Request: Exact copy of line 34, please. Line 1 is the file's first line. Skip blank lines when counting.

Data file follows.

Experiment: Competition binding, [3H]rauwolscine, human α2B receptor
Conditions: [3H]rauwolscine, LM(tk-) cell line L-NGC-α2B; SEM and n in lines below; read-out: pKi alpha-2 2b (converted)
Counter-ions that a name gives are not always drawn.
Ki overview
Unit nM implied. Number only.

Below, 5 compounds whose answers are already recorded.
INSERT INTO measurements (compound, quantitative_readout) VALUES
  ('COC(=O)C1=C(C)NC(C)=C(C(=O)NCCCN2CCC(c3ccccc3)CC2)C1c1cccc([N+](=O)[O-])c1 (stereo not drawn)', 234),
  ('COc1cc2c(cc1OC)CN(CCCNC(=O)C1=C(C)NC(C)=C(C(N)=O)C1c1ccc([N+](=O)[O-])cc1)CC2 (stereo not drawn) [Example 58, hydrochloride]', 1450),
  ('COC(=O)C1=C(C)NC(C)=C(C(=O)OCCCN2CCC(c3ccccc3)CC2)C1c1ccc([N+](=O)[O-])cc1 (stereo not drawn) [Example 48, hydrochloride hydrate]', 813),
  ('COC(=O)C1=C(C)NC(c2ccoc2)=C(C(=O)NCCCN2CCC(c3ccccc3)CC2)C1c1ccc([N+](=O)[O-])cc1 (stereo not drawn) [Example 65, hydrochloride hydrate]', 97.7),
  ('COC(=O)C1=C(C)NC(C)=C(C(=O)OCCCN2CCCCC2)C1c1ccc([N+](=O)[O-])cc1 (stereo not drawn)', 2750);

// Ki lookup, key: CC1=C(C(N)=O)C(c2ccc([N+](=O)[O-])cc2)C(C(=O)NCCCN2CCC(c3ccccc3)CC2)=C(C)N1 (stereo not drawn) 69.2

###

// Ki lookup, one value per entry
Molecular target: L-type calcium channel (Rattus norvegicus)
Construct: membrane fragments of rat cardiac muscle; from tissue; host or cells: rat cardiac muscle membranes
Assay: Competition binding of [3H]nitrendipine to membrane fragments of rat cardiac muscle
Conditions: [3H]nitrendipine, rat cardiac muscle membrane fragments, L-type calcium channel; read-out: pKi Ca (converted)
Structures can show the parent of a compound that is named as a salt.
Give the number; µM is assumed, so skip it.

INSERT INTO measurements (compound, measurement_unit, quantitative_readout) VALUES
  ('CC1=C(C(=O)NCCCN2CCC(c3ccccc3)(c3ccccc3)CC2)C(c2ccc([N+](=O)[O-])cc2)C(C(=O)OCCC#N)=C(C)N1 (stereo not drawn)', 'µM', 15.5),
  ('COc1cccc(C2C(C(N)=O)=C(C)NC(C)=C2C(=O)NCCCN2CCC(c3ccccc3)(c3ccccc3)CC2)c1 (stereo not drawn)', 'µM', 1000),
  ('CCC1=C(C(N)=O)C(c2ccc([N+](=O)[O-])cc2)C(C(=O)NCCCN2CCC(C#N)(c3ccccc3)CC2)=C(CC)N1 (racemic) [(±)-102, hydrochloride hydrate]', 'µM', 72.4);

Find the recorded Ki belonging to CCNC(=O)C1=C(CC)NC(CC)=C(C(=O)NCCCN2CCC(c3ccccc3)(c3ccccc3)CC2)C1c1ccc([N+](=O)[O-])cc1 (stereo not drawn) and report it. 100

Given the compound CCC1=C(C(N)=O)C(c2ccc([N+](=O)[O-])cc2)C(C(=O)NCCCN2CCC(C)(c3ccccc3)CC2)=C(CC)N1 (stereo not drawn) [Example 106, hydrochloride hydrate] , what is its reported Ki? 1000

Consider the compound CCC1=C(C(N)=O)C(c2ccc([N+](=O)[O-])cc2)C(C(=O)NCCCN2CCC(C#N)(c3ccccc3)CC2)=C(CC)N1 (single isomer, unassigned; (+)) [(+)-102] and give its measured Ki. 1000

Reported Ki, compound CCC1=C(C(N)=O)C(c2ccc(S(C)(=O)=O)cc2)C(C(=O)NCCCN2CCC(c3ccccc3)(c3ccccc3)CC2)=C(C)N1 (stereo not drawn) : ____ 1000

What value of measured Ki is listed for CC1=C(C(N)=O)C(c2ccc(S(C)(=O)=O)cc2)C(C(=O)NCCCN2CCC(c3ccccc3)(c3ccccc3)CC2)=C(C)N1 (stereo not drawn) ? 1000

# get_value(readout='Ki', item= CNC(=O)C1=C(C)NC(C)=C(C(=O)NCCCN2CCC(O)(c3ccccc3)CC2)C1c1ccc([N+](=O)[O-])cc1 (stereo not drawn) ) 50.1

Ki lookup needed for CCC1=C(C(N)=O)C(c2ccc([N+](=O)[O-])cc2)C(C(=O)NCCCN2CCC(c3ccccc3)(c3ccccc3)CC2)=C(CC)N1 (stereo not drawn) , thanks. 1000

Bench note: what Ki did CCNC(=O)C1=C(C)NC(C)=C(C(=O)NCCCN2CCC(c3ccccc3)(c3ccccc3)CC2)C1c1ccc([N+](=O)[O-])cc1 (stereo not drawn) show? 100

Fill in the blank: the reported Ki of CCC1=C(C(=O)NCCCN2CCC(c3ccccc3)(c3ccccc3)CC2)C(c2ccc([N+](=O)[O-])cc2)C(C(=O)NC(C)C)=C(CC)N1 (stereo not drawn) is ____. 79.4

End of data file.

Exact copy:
Fill in the blank: the reported Ki of CCC1=C(C(=O)NCCCN2CCC(c3ccccc3)(c3ccccc3)CC2)C(c2ccc([N+](=O)[O-])cc2)C(C(=O)NC(C)C)=C(CC)N1 (stereo not drawn) is ____. 79.4